Originally posted at The Texas Blue.
The Houston Chronicle continues to report on the back-room preparations for the 2010 elections in Texas. As we have previously noted multiple times (among them here and here), how the election cycle unfolds really revolves around what happens in the governor’s race. There seems to be little doubt that Perry is going to try for an unprecedented third term, but there are a few things still up in the air:
- Will Senator Hutchison resign to challenge him?
Sen. Hutchison has served three terms in the Senate, one more than the limit she initially promised the voters of Texas. She is limited in how much more she can rise in leadership or in national stature by both her lack of seniority and the fact that she is relatively pro-choice in a fervently anti-choice party. It was widely thought that she would resign her Senate seat to challenge Perry in 2006, but it’s very likely that the crowded field kept her out. Even though she handily defeated Democratic candidate Barbara Ann Radnofsky for reelection, the glass ceiling that she faces makes remaining in the Senate much less desirable for her.
This is the linchpin: will she resign, and if so, when?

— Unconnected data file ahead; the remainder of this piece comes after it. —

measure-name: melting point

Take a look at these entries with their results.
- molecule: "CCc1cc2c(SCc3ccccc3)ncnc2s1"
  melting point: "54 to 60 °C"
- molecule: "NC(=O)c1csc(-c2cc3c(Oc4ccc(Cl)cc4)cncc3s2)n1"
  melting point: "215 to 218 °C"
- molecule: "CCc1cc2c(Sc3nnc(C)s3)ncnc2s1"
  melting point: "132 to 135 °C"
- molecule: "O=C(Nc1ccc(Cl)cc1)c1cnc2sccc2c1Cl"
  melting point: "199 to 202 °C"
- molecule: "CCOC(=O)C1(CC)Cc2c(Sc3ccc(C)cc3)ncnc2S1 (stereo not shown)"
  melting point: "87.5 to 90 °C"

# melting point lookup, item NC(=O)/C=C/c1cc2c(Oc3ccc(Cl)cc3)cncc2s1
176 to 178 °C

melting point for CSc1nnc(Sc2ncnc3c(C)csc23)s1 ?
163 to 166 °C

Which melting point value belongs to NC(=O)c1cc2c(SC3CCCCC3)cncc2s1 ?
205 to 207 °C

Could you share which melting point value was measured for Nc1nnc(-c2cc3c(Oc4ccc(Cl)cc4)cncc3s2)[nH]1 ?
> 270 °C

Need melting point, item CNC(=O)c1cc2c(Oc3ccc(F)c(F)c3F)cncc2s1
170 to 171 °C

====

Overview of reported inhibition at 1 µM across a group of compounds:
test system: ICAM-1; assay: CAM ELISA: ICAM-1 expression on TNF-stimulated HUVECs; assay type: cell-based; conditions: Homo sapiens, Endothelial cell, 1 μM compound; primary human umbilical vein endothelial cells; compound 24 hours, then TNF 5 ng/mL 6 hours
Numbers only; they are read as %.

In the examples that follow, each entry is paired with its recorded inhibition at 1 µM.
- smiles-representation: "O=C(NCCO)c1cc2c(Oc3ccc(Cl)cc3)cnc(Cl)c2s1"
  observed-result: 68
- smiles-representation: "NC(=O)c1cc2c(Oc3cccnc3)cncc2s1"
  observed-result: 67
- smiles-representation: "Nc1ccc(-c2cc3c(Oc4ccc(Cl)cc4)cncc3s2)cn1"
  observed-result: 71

- Who will replace her in the Senate?
The two big players in for the seat are State Senator Florence Shapiro (R) and current Lieutenant Governor David Dewhurst (R). Shapiro already has the support of a few state legislators, but Dewhurst has demonstrated that he can win strongly in state-wide elections.
If Hutchison resigns to challenge Perry, everything is then on his shoulders. Perry will have to decide who he will appoint to fill Hutchison’s seat, and neither option open to him is without severe consequences. Hutchison is the first woman to represent Texas in the Senate, and Perry will be under a lot of pressure to appoint Shapiro to balance out her departure. Moreover, he will face a lot of pressure from his key religious conservative constituency to appoint a pro-life Senator to replace Hutchison. From this perspective, appointing Shapiro would be to his advantage. However, it would have the effect of possibly alienating his lieutenant governor, which could be disastrous for him. The Texas Constitution empowers the lieutenant governor to run the Senate, appoint committee seats, etc. With 2010 redistricting approaching and a challenge from the most popular politician in the state, Perry will need to have a smooth two years of governing to survive. A good relationship with Dewhurst would be critical to making the next legislative session work to his advantage.
No matter whom he appoints, Perry is going to anger someone and jeopardize his legislative agenda and survival against Hutchison. To paraphrase, for him, there is no royal road to re-election. It’s going to be interesting to see what he decides and when, and how he works to execute it.